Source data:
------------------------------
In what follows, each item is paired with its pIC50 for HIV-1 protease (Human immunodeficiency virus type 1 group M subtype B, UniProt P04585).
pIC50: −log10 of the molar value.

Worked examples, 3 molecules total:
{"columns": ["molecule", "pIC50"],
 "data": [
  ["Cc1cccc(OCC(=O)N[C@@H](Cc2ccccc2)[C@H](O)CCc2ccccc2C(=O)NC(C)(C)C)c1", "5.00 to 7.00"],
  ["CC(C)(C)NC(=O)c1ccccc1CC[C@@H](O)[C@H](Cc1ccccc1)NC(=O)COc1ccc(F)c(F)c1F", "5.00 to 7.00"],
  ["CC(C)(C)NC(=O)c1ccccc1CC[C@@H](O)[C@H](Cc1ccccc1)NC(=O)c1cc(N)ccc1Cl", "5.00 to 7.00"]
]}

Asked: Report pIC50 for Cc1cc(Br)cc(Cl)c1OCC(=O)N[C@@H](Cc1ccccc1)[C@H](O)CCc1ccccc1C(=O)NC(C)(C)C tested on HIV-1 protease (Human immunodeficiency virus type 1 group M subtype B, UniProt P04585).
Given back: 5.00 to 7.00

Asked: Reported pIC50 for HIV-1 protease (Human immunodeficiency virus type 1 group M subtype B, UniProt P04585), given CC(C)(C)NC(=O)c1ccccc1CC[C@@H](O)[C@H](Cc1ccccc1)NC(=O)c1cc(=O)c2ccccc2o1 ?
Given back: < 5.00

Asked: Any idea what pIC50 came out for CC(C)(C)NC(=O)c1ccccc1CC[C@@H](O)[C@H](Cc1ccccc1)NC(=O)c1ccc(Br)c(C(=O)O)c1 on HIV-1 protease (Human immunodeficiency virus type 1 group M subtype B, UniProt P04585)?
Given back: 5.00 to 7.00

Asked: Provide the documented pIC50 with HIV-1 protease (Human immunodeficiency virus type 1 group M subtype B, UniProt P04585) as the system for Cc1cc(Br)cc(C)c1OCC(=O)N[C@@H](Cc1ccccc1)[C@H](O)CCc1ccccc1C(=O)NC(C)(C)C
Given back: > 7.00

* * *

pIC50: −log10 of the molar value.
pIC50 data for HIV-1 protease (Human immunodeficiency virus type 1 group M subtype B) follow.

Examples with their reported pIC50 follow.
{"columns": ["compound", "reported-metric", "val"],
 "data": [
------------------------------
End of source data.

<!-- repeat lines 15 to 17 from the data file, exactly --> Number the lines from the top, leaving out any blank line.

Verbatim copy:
Given back: 5.00 to 7.00

Asked: Provide the documented pIC50 with HIV-1 protease (Human immunodeficiency virus type 1 group M subtype B, UniProt P04585) as the system for Cc1cc(Br)cc(C)c1OCC(=O)N[C@@H](Cc1ccccc1)[C@H](O)CCc1ccccc1C(=O)NC(C)(C)C
Given back: > 7.00